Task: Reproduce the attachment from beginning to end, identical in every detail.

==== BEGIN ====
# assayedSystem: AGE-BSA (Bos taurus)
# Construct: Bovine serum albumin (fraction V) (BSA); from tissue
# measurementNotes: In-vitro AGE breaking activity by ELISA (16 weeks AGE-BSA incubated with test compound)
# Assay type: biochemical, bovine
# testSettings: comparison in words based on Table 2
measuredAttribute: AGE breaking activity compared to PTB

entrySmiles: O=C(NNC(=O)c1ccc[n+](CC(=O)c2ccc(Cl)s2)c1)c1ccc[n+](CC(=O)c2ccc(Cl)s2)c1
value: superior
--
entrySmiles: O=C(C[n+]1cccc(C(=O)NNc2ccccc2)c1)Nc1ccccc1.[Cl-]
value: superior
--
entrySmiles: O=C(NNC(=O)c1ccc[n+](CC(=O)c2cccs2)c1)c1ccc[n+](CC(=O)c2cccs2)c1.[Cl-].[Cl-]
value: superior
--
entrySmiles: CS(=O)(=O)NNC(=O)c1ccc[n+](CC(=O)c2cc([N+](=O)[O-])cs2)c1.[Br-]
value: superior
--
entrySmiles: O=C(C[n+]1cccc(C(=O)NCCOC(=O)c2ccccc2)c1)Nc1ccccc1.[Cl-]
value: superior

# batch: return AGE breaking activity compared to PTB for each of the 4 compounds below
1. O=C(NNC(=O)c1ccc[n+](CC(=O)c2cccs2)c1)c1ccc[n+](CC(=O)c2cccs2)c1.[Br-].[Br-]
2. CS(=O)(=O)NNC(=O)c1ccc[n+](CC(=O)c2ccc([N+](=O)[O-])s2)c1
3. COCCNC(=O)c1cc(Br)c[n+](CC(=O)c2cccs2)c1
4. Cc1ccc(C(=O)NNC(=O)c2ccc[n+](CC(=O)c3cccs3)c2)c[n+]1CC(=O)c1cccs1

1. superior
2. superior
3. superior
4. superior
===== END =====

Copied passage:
# assayedSystem: AGE-BSA (Bos taurus)
# Construct: Bovine serum albumin (fraction V) (BSA); from tissue
# measurementNotes: In-vitro AGE breaking activity by ELISA (16 weeks AGE-BSA incubated with test compound)
# Assay type: biochemical, bovine
# testSettings: comparison in words based on Table 2
measuredAttribute: AGE breaking activity compared to PTB

entrySmiles: O=C(NNC(=O)c1ccc[n+](CC(=O)c2ccc(Cl)s2)c1)c1ccc[n+](CC(=O)c2ccc(Cl)s2)c1
value: superior
--
entrySmiles: O=C(C[n+]1cccc(C(=O)NNc2ccccc2)c1)Nc1ccccc1.[Cl-]
value: superior
--
entrySmiles: O=C(NNC(=O)c1ccc[n+](CC(=O)c2cccs2)c1)c1ccc[n+](CC(=O)c2cccs2)c1.[Cl-].[Cl-]
value: superior
--
entrySmiles: CS(=O)(=O)NNC(=O)c1ccc[n+](CC(=O)c2cc([N+](=O)[O-])cs2)c1.[Br-]
value: superior
--
entrySmiles: O=C(C[n+]1cccc(C(=O)NCCOC(=O)c2ccccc2)c1)Nc1ccccc1.[Cl-]
value: superior

# batch: return AGE breaking activity compared to PTB for each of the 4 compounds below
1. O=C(NNC(=O)c1ccc[n+](CC(=O)c2cccs2)c1)c1ccc[n+](CC(=O)c2cccs2)c1.[Br-].[Br-]
2. CS(=O)(=O)NNC(=O)c1ccc[n+](CC(=O)c2ccc([N+](=O)[O-])s2)c1
3. COCCNC(=O)c1cc(Br)c[n+](CC(=O)c2cccs2)c1
4. Cc1ccc(C(=O)NNC(=O)c2ccc[n+](CC(=O)c3cccs3)c2)c[n+]1CC(=O)c1cccs1

1. superior
2. superior
3. superior
4. superior